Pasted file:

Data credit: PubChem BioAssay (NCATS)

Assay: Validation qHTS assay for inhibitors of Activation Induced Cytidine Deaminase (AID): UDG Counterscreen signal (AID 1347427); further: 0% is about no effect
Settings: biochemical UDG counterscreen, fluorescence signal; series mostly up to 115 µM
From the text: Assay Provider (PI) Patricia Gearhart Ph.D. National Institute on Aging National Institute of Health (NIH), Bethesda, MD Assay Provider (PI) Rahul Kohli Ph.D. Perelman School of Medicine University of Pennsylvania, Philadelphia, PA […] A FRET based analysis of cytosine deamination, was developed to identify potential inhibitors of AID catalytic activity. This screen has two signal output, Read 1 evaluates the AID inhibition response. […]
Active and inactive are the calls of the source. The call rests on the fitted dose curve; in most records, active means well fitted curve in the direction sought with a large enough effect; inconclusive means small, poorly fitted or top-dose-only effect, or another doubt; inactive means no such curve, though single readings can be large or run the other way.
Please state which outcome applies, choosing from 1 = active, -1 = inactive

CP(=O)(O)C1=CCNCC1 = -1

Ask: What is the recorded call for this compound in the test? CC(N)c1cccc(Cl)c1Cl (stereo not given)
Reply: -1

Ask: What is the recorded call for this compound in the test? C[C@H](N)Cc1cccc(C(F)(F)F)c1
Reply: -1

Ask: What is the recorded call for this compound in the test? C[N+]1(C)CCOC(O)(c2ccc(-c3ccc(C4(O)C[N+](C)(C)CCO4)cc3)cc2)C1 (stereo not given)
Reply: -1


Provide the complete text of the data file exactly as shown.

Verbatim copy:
Data credit: PubChem BioAssay (NCATS)

Assay: Validation qHTS assay for inhibitors of Activation Induced Cytidine Deaminase (AID): UDG Counterscreen signal (AID 1347427); further: 0% is about no effect
Settings: biochemical UDG counterscreen, fluorescence signal; series mostly up to 115 µM
From the text: Assay Provider (PI) Patricia Gearhart Ph.D. National Institute on Aging National Institute of Health (NIH), Bethesda, MD Assay Provider (PI) Rahul Kohli Ph.D. Perelman School of Medicine University of Pennsylvania, Philadelphia, PA […] A FRET based analysis of cytosine deamination, was developed to identify potential inhibitors of AID catalytic activity. This screen has two signal output, Read 1 evaluates the AID inhibition response. […]
Active and inactive are the calls of the source. The call rests on the fitted dose curve; in most records, active means well fitted curve in the direction sought with a large enough effect; inconclusive means small, poorly fitted or top-dose-only effect, or another doubt; inactive means no such curve, though single readings can be large or run the other way.
Please state which outcome applies, choosing from 1 = active, -1 = inactive

CP(=O)(O)C1=CCNCC1 = -1

Ask: What is the recorded call for this compound in the test? CC(N)c1cccc(Cl)c1Cl (stereo not given)
Reply: -1

Ask: What is the recorded call for this compound in the test? C[C@H](N)Cc1cccc(C(F)(F)F)c1
Reply: -1

Ask: What is the recorded call for this compound in the test? C[N+]1(C)CCOC(O)(c2ccc(-c3ccc(C4(O)C[N+](C)(C)CCO4)cc3)cc2)C1 (stereo not given)
Reply: -1